Atlanta Hawks general manager Danny Ferry took an indefinite leave of absence on Sept. 12, after his racially charged comments earlier this summer about Luol Deng recently became public. However, Deng does not believe the Ferry or the Hawks’ organization is racist according to Kyle Korver, who is currently a member of the Hawks and a former teammate of Deng while with the Chicago Bulls.
Korver told the Atlanta Journal-Constitution that he reached out to Deng about Ferry’s controversial comments. Korver is also on the executive board of the NBA Players Association.
“ [Deng] told me that he didn’t think that Danny or anyone with the Hawks was racist,” said Korver.
“He said he was shocked when he heard what was said, but that sometimes things just slip out. It was pretty amazing, really. He just wants everything to move on. He wants to get back to basketball.”
Hawks CEO Steve Koonin has resisted calls for Ferry to be dismissed, but said the 47-year-old GM asked for the leave of absense. Ferry has been with the Hawks since 2012.
“My hope that this time away from the Hawks organization allows him the privacy he needs to listen to the community, to learn about his mistakes, and to begin the long process of personal healing,” Koonin said in a statement.
Ferry has said he has no intention of stepping down. However, he plans to undergo sensitivity training and meet with local leaders. Ferry also issued an apology to Deng.
Ferry made an inflammatory assessment of Deng during a conference call with the Hawks’ ownership group in June as the team was discussing the then-free agent. The GM, paraphrasing a scouting report, described Deng as someone who “has a little African in him.”
Deng, who was born in what is now South Sudan, signed with the Miami Heat but didn’t know if Ferry’s comments until this week. Deng said he was proud of his African roots, while adding he was “saddened and disappointed that this way of thinking still exists today. I am even more disturbed that it was shared so freely in a business setting.”
An internal investigation into Ferry’s comments uncovered an unrelated email sent two years ago by the team’s controlling owner, Bruce Levenson, who theorized that black fans were keeping suburban white fans from attending games.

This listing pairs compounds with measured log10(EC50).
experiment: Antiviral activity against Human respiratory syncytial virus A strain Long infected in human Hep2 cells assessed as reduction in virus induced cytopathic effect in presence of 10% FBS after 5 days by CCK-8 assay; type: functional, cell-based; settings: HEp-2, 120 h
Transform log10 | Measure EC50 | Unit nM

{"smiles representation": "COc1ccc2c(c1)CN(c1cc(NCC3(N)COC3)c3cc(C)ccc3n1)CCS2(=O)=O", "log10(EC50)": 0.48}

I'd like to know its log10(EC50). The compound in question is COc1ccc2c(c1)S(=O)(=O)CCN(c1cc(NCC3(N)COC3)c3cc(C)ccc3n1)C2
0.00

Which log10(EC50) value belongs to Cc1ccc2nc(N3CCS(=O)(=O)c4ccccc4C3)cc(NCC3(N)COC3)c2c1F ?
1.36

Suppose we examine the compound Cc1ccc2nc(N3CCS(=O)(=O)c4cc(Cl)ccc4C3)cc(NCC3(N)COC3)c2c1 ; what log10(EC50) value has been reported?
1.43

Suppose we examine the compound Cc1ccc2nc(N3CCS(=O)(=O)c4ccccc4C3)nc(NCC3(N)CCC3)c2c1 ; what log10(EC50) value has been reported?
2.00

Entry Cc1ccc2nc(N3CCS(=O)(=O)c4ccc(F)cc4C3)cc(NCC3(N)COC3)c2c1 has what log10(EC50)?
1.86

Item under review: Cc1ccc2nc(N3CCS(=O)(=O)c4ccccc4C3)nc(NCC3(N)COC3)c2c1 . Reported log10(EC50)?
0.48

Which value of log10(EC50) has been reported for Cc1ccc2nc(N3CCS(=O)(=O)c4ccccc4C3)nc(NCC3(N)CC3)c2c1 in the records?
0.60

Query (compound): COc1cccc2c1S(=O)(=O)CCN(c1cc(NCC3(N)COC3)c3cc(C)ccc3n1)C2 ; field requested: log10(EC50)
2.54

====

Levenson said he was embarrassed by what he called an ill-advised attempt to improve the team’s attendance and that he intends to sale his share of the Hawks. Commissioner Adam Silver said he supported Levenson’s decision to sell the Hawks but doesn’t think Ferry should lose his job.
“No words can adequately describe my remorse for the hurt that I have caused many people through the statements I repeated, most importantly Luol Deng,” Ferry said in his statement. “While these were not my words, I deeply regret repeating them. Almost all the background information I provided during the lengthy presentation regarding Luol was positive and my personal and professional recommendation during the call was very much in favor of adding Luol to our team, but I never should have uttered those offensive remarks and for that I apologize.”
In addition to Ferry’s apology, the Hawks organization has apologized to the city of Atlanta and their fans. Koonin penned the letter that can be found on the Hawks.com website.
Attorney Doug Davis, the son of legendary record producer Clive Davis, is interested in purchasing the Hawks though there are expected to other candidates. He represents clients such as Lil Jon and Swizz Beatz. He also represents basketball player Metta World Peace. Davis’ group includes music and entertainment executives, artists and celebrities.